HS-ers: Do you send your kids to preschool? - Mothering Forums

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Old 07-23-2006, 07:16 AM - Thread Starter
 
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I have 3.5yo twin boys I plan to hs as an unschooler, and I feel we're already on our way. I currently have no interest in sending them to preschool, as I don't see the point. However, this summer they attended parks/rec "camps" for 2 hours a day/4 days a week. They attended animal camp, then dinosaur camp, and now they are in cooking camp. They have had a great time, which makes me think twice about preschool. Is there any benefit? Is preschool anti-hs? I'd love to hear opinions.
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Old 07-23-2006, 11:30 AM
 
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I did send my dd when she was 4-5,and very much regret it.We did it mainly to have her be with others.She had to tolerate a lot of teasing/bully behavior,boring academics,and limited time to play. In the end the friendships ended once she stopped going.

I still sign up the kids for ceratin day classes,but they can leave anytime they want.
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Old 07-23-2006, 11:34 AM
 
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And I plan to send neither to preschool. I think the activities that you signed them up for sound great and you might continue to watch for little programs like that. I think a lot of preschool is teaching kids how to "behave" in regular school.
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Old 07-23-2006, 11:35 AM
 
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Maybe there are some fabulous play-only preschools out there, but I haven't seen one. All the preschools here are kindargarden-prep. The three year olds attend 2 days a week, but the 4 year olds attend 3 days a week, to better get them ready for Kindy. And the 4 year olds get homework, for the same reason : No thanks.
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Old 07-23-2006, 11:39 AM
 
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There is a "Parent's Day Out" program at our Y one day a week for ages 2-5, and I do intend to take ds there *most* weeks once he turns two. Not for him, but because dd & I could really use some concentrated one on one time. It's the only non-academic program I've found, and I really like that you don't have to commit to more than one day or even anything but week to week. I didn't send dd to preschool, though, because there was no need for time w/ an older child.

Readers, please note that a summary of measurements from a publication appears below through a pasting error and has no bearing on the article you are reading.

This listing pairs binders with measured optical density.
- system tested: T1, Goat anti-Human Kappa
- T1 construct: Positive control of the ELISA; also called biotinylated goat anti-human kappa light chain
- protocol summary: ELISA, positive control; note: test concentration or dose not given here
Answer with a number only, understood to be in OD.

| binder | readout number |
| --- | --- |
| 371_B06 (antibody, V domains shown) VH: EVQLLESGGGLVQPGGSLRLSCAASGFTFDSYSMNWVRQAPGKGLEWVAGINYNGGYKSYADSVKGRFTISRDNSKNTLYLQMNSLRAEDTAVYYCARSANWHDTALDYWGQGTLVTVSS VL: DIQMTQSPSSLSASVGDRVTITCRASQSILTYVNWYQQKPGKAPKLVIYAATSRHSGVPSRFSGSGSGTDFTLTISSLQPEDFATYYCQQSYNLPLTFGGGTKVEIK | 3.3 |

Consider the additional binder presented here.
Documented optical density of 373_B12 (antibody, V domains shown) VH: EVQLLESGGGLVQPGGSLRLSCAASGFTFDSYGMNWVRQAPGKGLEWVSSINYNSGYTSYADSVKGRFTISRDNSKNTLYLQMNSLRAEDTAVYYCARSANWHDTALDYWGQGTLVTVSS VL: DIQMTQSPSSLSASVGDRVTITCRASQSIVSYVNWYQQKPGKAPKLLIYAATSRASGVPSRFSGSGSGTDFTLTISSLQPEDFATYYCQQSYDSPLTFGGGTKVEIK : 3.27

Kash, homeschooling mommy to Gillian (8/5/00) and Jacob (3/23/05)
and Brigid Eleanor (11/20/08)
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Old 07-23-2006, 11:42 AM
 
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I think the camps sound awesome! Preschool, not so much. Never did preschool, well when my older dd became preschool age, I announced to nosy parkers and family alike that we were doing homeschool-preschool in answer to "why isn't she in preschool?"

Personally, as an unschooler, I did not see value to any institutionalized school setting, and in particular I believe that very young children should be with their families as much as possible if at all possible. But then again, from what I hear, some preschools are probably pretty fun, dunno?

If you think your dc need outside activities, I say, stay with the camps, try some library programs, maybe dance or gymnastics. Homeschool play/support group has been a big part of our lives for years now, maybe you could find one to join. Good Luck in your journer, go with you gut.
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Old 07-23-2006, 12:16 PM